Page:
Before any informed decision can be made regarding which solution will work best, you will have to decide just what it is your organization is looking to accomplish, when and why.
What business processes will end up automated by the new CMS? Are those processes well-defined so when you do automate them, they work as they do today? What about the processes that don't work so well today? Will the CMS system simply automate poorly thought-out work flow procedures, making them even more difficult to deal with?
"Oftentimes automating a bad process still leads to a bad process," said Whitney Tidmarsh, vice president and general manager of Documentum's EDM/ECM business unit.
What does your internal IT infrastructure look like? Will the CMS system have to pull information from 72 data bases in 14 locations or will you set up a data warehouse of some sort to control the flow of information? If so, will the current network handle the new bandwidth demands? Will there be any new bandwidth demands? What platforms and architectures within your organization will require support? Etc., etc., etc.
The questions are many and all are important to have at least some semblance of an answer for before you start looking at vendors. So, really the first step is to perform IT infrastructure and business process audits. These will tell you if the infrastructure is up to the task and help you define just what business processes should be included for automation by the new CMS solution.
If you don't know how your current business processes really work, then you won't be able to decide which vendor provides the best solution to meet your needs, said John Mancini, president of the Association of Information and Imaging Management.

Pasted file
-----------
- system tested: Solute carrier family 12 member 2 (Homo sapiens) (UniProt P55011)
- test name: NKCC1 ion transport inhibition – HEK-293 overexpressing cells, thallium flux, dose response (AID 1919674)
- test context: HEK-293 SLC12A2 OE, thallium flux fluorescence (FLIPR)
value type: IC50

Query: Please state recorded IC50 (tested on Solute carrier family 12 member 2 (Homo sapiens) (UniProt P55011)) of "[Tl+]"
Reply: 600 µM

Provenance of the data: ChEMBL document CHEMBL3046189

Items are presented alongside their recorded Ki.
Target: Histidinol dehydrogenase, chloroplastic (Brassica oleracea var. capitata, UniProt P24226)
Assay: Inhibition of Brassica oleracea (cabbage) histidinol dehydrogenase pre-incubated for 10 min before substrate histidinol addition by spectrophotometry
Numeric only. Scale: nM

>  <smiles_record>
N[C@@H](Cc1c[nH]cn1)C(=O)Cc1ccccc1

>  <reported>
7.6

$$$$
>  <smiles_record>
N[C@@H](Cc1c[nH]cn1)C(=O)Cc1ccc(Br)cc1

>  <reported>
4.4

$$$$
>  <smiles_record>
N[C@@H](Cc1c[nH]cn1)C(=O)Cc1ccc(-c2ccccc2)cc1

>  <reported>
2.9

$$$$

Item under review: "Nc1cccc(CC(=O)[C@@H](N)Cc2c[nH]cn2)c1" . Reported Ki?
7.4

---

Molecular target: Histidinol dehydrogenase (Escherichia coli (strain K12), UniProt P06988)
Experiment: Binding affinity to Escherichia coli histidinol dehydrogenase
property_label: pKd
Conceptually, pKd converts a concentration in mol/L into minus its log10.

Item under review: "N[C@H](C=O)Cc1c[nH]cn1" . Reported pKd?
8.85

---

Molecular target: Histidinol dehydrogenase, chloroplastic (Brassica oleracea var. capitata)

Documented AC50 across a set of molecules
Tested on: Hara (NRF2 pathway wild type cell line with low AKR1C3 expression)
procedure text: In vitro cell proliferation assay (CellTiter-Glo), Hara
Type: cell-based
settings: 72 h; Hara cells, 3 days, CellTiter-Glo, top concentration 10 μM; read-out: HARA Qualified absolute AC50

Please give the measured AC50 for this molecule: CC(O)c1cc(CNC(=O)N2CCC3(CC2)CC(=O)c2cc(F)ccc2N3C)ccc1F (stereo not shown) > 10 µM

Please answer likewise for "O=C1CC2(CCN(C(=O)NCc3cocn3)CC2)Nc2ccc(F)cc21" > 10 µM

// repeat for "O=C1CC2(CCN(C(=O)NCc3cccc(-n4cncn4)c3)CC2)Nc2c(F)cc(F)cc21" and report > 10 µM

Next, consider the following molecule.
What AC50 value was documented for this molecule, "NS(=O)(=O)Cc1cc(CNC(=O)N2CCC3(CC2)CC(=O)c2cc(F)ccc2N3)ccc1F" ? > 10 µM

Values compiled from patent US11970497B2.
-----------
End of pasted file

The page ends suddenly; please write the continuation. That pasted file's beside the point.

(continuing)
"It's the homework aspect of doing this thing right that is really one of the most important things that people need to look at," he said. "Understand what you are dealing with is not simple. It's as complicated as the processes that exist within your organization are complicated."
The next step is to realize that an enterprise-wide, one-size-fits-all roll-out probably will fail, said Steve Dalal, founder of Web content management firm EM3. Not so much because the technology doesn't work, but because the engineering folks will need and want different functionality than the marketing department and the human resources folks probably won't be happy with what marketing wants and so on. The trick is to identify each group's particular needs and then roll out solutions, which can all be from the same vendor, tailored for each group's particular needs.
"Don't try to solve all the problems with a single system because, eventually, it's going to cost too much and it's not going to serve anyone's needs very well," he said. "We've seen that fail over and over again."
Choosing the Vendor(s)
Once the department-by-department or division-by-division roll-outs are complete, then its time to look at tying them all together in an enterprise-wide CM system. And this is where vendor selection becomes critical, said Dalal.
You don't want to buy solutions from 14 different proprietary providers and try to tie them all together through custom coding or APIs. What you want to look for is a vendor(s) to meet the specific needs in each division or department or project.